Kristen Bolden | CNET.Com
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Curious to see what your actual internet speeds look like? An internet speed test is just what you need — here are the ones we recommend.
Many internet users assume that the speed on their home internet package is what they get on a consistent, daily basis, but that isn’t always the case. Speeds typically fluctuate throughout the day, and can slow down during times of peak usage. And if your provider enforces data caps or throttles connections to maintain overall network performance, your speeds could come crashing down, too.
There is an easy way to keep an eye on your home’s internet speeds, and that’s with an internet speed test. You’ve got lots of free options online to choose from, and might even be able to run one from the same app that you used to set up your router. In most cases, running a test is as easy as pressing “Go.”
A good speed test will make it easy to see the current download speeds, upload speeds and latency (or ping) for whatever device you’re running the test on — but with so many options promising to do exactly that, which one should you trust? Glad you asked — here are the ones we turn to first, and why:
An all-around excellent speed test
One of our favorites is the Ookla speed test, which has a strong reputation for consistency, and for being one of the first speed tests on the web. Popularity aside, we like Ookla for having everything a basic user needs from a speed test: accuracy, the ability to view your speed test history (when you create an account), a wide array of servers to connect to, and even a handy app for speed testing from your Android or iOS device.
Ookla’s also done a good job of keeping up with the times by adding new features and capabilities over the years. Just recently, the service released a video-specific speed test that measures your network’s ability to handle 4K video streams. It also has apps that you can run on Windows, and on an Apple TV.
All of that said, Ookla does display banner ads while you run basic speed tests. That’s not surprising, but it might make a slight impact on your results depending on the strength of your connection at the time of the test.
Fast.com is a another great broadband test, and the interface is about as simple and straightforward as it gets. However, one of its biggest advantages is that it’s owned by Netflix. That might seem odd at first, but it’s actually what makes it a great pick for online streamers, because the test is structured around checking to see if your connection is strong enough to stream Netflix in maximum resolution without buffering.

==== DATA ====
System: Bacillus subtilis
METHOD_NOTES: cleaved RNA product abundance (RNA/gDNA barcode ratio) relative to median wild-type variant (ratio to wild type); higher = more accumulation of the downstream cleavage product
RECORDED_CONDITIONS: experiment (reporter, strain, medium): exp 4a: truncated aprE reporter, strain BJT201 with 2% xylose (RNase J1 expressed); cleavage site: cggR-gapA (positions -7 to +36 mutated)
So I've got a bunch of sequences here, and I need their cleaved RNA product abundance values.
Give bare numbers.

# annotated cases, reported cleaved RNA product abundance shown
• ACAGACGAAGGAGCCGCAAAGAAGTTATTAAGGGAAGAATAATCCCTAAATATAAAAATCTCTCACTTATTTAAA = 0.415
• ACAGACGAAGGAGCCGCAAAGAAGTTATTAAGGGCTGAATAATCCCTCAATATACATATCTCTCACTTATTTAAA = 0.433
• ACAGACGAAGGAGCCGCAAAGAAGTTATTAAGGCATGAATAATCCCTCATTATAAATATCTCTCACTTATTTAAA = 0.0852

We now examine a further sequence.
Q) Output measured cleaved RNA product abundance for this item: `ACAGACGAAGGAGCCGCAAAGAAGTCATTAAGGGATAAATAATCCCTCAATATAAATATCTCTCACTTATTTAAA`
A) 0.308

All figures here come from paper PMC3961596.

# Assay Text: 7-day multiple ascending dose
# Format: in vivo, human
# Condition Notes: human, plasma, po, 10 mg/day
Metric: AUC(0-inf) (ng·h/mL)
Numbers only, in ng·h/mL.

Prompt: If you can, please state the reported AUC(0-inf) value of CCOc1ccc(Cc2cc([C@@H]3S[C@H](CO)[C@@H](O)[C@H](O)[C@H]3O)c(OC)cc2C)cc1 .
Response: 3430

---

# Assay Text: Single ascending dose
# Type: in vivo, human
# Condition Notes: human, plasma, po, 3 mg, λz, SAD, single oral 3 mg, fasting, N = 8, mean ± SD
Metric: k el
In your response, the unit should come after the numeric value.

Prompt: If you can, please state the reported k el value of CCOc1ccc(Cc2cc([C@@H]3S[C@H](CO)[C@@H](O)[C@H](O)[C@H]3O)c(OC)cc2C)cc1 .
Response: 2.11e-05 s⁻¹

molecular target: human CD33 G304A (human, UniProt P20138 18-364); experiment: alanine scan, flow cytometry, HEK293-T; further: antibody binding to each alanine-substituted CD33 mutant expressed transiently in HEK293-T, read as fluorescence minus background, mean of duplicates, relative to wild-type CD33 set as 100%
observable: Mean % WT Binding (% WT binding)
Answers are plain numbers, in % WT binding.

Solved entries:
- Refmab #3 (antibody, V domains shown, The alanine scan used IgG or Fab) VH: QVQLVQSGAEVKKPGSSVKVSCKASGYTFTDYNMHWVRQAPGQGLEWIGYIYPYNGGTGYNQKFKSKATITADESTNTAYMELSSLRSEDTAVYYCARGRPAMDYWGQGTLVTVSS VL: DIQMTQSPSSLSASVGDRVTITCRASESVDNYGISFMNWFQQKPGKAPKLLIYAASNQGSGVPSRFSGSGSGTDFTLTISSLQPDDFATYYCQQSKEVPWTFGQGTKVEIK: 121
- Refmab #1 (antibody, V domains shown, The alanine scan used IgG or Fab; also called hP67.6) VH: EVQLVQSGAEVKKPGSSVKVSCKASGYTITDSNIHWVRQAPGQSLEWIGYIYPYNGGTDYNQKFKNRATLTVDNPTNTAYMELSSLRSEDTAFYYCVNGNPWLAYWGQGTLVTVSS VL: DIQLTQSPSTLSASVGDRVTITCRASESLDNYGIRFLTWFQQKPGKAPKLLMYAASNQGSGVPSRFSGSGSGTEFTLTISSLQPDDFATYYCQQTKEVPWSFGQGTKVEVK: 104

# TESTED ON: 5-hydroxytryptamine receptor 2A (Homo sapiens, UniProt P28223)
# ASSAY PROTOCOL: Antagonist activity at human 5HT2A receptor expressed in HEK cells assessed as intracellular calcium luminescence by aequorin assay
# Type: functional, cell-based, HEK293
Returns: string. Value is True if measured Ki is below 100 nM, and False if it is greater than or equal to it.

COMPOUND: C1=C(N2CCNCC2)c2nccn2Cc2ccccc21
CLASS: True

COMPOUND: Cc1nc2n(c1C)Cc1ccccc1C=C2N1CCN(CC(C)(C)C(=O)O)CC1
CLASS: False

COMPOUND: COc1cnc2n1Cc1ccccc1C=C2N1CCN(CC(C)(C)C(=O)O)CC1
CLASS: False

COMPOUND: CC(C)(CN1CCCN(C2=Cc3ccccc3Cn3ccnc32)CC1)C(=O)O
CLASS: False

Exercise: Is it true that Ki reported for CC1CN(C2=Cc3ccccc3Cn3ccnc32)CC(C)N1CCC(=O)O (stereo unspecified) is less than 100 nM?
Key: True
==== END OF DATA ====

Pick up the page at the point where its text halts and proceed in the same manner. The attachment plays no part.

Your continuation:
While Fast.com is a great tool for some, it won’t be the most helpful test for all users. The basic interface is easy to use, yes, but it also lacks some of the advanced settings and metrics you’ll find with other speed tests. Most notably, you can’t specify which server you’d like to connect with for your test.
A solid test for consistency
If you’re looking for a test that offers a look not just at speeds, but at consistency, Speedof.me is the way to go. Similar to Ookla, the test interface does a great job of showing fluctuations in your upload and download speeds. Over time, that can make it easier to spot when something is amiss with your connection, especially since Speedof.me lets you compare your results with previous tests. Its mobile-friendly website is great for running tests on your phone, too, allowing you to do a quick speed test on the go without downloading an app.
Speedof.me isn’t a perfect option, though. For starters, there’s no option for manually selecting which server you connect with. And if home networking isn’t your forte, the visualized data might seem more confusing or overwhelming than something like Fast.com, which just gives you a number.
A good pick for testing your browser
Testmy.net is an internet speed test that runs entirely on HTML5 and PHP. What that means is that it doesn’t require third-party software like Java or Flash to run your test, which can make for more accurate results. That also makes it a useful tool for comparing performance between different browsers. You can also create an account to track your internet speed for future reference or comparison.
It’s not the most user-friendly tool, however. With a good deal of in-depth data, you’ll have quite a bit of information to look through, much of which might not be relevant to you. The design is also a little ugly by speed test standards, and it takes a few clicks before you actually begin a test, which obviously isn’t as streamlined as other speed tests that feature big “Go” buttons as soon as you load the page.